The Northern Cape provincial government this week proudly joined in the celebrations of the 365 days countdown to the Bloodhound Supersonic Car’s (SSC) 1600km/h world speed record attempt next year.
This sees the culmination of a collaborative effort between the Northern Cape provincial government and Bloodhound stakeholders dating back to 2009.
The site at Hakskeen Pan in the Dawid Kruiper local municipal area of the ZF Mgcawu district municipality of the Northern Cape, was selected after a bespoke computer programme assessed satellite earth observation imagery of over 20 000 potential sites. Detailed ground investigations were conducted in favoured locations before a shortlist of 35 potential desert sites was compiled in 2009.
The Bloodhound Project is an international education initiative which is focusing on setting a 1600 km/h land speed record. Its aim is to inspire young people about science, technology, engineering and mathematics, in part, by sharing the adventure – and all the data – and making these subjects as accessible and exciting as possible.
The project was endorsed by the Northern Cape provincial government, spearheaded by the Department of Finance, Economic Development and Tourism.
The MEC responsible for finance, economic development and tourism, Mac Jack, has applauded the 350 volunteers for a job well done.
“Primarily, we need to thank the Northern Cape Department of Roads and Infrastructure, through their Expanded Public Works Program (EPWP) initiative, for funding the project and paying stipends to the volunteers who are mostly residing in the David Kruiper municipality, formerly Mier municipality, where the main event is going to take place,” said Mr Jack.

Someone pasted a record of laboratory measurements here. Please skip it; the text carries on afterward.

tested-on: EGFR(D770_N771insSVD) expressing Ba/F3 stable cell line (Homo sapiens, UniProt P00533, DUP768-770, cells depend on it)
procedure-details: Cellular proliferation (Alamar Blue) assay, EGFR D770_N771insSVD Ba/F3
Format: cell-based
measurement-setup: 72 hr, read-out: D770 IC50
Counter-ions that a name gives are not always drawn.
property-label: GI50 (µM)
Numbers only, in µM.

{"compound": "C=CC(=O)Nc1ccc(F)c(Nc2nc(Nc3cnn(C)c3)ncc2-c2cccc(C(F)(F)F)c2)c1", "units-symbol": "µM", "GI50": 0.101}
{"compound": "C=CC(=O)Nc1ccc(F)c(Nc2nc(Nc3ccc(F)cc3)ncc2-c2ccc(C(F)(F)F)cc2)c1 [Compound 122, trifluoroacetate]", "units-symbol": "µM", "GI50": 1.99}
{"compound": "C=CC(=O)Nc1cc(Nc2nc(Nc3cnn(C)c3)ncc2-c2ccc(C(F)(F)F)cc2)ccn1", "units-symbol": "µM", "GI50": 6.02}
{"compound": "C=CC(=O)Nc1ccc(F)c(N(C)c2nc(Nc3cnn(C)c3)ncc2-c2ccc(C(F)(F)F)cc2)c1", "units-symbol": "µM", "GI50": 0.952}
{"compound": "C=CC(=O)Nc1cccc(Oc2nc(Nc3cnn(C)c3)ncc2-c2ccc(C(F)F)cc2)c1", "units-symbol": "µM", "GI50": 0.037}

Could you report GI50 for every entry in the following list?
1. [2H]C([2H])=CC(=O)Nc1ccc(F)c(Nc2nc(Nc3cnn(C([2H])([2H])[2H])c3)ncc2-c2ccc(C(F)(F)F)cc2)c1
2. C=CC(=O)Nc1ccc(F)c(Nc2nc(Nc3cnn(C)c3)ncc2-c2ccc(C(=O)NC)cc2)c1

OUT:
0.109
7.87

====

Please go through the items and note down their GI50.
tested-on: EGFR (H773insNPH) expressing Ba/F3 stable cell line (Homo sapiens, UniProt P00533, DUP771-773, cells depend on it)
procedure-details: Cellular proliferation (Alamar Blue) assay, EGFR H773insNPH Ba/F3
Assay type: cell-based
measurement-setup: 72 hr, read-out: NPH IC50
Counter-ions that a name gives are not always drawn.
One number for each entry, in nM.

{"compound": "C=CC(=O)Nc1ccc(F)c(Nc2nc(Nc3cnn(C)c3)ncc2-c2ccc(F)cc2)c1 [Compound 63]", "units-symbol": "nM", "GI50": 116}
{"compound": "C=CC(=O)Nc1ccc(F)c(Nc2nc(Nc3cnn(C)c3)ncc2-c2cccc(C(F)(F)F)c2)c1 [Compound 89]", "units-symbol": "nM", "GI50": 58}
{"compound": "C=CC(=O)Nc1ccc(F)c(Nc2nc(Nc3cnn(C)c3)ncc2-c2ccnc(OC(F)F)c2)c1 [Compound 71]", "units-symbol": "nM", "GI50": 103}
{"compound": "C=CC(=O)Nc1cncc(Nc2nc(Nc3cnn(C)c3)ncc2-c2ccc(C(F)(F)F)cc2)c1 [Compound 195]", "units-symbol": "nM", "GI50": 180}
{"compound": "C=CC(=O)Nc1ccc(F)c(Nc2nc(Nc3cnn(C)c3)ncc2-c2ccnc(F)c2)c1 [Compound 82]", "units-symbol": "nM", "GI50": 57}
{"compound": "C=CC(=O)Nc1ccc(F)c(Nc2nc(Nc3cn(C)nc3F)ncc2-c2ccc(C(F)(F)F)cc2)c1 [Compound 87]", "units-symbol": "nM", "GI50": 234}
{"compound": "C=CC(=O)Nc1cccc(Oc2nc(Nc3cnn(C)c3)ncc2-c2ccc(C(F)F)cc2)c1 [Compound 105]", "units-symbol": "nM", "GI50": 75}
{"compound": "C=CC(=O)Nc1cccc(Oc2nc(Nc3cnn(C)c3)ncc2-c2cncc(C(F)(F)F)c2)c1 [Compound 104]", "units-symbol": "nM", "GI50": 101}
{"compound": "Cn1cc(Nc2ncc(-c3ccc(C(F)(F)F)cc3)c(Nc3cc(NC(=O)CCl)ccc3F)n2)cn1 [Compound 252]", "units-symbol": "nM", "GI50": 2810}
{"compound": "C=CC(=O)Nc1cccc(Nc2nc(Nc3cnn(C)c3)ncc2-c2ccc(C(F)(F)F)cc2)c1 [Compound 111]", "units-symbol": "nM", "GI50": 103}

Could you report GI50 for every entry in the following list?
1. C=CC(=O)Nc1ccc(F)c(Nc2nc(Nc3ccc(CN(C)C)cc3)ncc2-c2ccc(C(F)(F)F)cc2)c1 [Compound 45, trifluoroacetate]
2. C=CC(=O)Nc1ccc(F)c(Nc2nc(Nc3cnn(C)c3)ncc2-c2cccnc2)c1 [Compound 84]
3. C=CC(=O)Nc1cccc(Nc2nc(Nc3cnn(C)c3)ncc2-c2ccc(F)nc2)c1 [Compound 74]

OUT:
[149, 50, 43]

The project has contributed significantly to job creation in the area with over 300 local community members having been contracted to assist with track clearance. Since November 2010 over 15 800 tonnes of stones have been removed from the track and safety zones. These volunteers were exposed to sweltering sunshine on the pan, clearing stones and other obstacles.
“The team has achieved something truly astonishing in the scale and quality of their work since they began clearing more than twenty million square metres on what has to be the best straight-line race track in history by hand since 2009. They have cleared the track which is equivalent of 4800 soccer pitches of stones and various other obstructions. To keep up with the demand of the work, they needed to drink 3000 litres of water every day as they checked an area of (20 x 1.5) km in temperatures of up to 40 degrees Celsius,” Mr Jack said. At the countdown event, MEC Jack, Premier Sylvia Lucas and the Bloodhound team led by the driver Andy Green presented them with certificates and medals in recognition of the sterling job they had done.
The ceremony at the Hakskeenpan took place after a series of meetings between the Northern Cape provincial government led by MEC Jack and the Bloodhound team in London recently. During the visit, the MEC attended a press conference were the announcement of Geely, as a main sponsor for the Bloodhound Project was made.